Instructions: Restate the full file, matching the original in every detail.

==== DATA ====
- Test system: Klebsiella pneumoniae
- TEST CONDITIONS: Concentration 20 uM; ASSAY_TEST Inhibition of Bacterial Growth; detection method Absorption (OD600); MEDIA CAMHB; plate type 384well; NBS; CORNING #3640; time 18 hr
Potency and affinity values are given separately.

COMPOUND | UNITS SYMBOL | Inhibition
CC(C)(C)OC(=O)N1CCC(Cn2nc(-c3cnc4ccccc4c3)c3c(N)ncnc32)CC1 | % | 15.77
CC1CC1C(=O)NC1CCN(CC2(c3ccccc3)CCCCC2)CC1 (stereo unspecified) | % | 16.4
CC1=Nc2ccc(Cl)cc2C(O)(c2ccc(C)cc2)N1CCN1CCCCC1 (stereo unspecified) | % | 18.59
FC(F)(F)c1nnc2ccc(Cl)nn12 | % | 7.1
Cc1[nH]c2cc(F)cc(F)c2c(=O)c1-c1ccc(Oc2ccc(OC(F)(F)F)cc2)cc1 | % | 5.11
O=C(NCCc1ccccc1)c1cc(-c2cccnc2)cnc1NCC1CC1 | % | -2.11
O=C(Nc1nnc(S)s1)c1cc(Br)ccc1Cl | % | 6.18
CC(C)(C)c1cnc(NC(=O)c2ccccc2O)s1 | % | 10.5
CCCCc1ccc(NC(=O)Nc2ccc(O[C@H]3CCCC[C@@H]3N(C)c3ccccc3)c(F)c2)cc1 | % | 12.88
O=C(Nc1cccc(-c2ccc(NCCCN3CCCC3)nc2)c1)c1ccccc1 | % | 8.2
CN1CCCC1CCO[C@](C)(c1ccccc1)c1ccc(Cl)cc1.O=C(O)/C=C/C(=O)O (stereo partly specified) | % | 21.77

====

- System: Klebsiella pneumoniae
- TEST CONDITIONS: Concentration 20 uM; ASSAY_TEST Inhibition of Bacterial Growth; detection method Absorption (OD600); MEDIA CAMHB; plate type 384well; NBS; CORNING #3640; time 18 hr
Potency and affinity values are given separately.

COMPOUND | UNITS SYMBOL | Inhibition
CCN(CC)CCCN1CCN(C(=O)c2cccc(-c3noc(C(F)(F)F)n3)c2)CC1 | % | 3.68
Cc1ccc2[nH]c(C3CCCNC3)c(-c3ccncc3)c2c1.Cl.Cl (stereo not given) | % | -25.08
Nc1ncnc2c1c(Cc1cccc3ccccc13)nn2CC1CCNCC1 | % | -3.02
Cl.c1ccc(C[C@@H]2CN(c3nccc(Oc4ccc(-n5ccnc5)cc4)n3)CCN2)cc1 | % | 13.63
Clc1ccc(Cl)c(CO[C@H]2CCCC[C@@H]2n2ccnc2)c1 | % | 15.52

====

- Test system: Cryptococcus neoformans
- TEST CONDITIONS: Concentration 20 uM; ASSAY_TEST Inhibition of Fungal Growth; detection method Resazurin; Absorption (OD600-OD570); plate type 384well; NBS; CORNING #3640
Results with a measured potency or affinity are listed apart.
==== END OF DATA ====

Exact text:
- Test system: Klebsiella pneumoniae
- TEST CONDITIONS: Concentration 20 uM; ASSAY_TEST Inhibition of Bacterial Growth; detection method Absorption (OD600); MEDIA CAMHB; plate type 384well; NBS; CORNING #3640; time 18 hr
Potency and affinity values are given separately.

COMPOUND | UNITS SYMBOL | Inhibition
CC(C)(C)OC(=O)N1CCC(Cn2nc(-c3cnc4ccccc4c3)c3c(N)ncnc32)CC1 | % | 15.77
CC1CC1C(=O)NC1CCN(CC2(c3ccccc3)CCCCC2)CC1 (stereo unspecified) | % | 16.4
CC1=Nc2ccc(Cl)cc2C(O)(c2ccc(C)cc2)N1CCN1CCCCC1 (stereo unspecified) | % | 18.59
FC(F)(F)c1nnc2ccc(Cl)nn12 | % | 7.1
Cc1[nH]c2cc(F)cc(F)c2c(=O)c1-c1ccc(Oc2ccc(OC(F)(F)F)cc2)cc1 | % | 5.11
O=C(NCCc1ccccc1)c1cc(-c2cccnc2)cnc1NCC1CC1 | % | -2.11
O=C(Nc1nnc(S)s1)c1cc(Br)ccc1Cl | % | 6.18
CC(C)(C)c1cnc(NC(=O)c2ccccc2O)s1 | % | 10.5
CCCCc1ccc(NC(=O)Nc2ccc(O[C@H]3CCCC[C@@H]3N(C)c3ccccc3)c(F)c2)cc1 | % | 12.88
O=C(Nc1cccc(-c2ccc(NCCCN3CCCC3)nc2)c1)c1ccccc1 | % | 8.2
CN1CCCC1CCO[C@](C)(c1ccccc1)c1ccc(Cl)cc1.O=C(O)/C=C/C(=O)O (stereo partly specified) | % | 21.77

====

- System: Klebsiella pneumoniae
- TEST CONDITIONS: Concentration 20 uM; ASSAY_TEST Inhibition of Bacterial Growth; detection method Absorption (OD600); MEDIA CAMHB; plate type 384well; NBS; CORNING #3640; time 18 hr
Potency and affinity values are given separately.

COMPOUND | UNITS SYMBOL | Inhibition
CCN(CC)CCCN1CCN(C(=O)c2cccc(-c3noc(C(F)(F)F)n3)c2)CC1 | % | 3.68
Cc1ccc2[nH]c(C3CCCNC3)c(-c3ccncc3)c2c1.Cl.Cl (stereo not given) | % | -25.08
Nc1ncnc2c1c(Cc1cccc3ccccc13)nn2CC1CCNCC1 | % | -3.02
Cl.c1ccc(C[C@@H]2CN(c3nccc(Oc4ccc(-n5ccnc5)cc4)n3)CCN2)cc1 | % | 13.63
Clc1ccc(Cl)c(CO[C@H]2CCCC[C@@H]2n2ccnc2)c1 | % | 15.52

====

- Test system: Cryptococcus neoformans
- TEST CONDITIONS: Concentration 20 uM; ASSAY_TEST Inhibition of Fungal Growth; detection method Resazurin; Absorption (OD600-OD570); plate type 384well; NBS; CORNING #3640
Results with a measured potency or affinity are listed apart.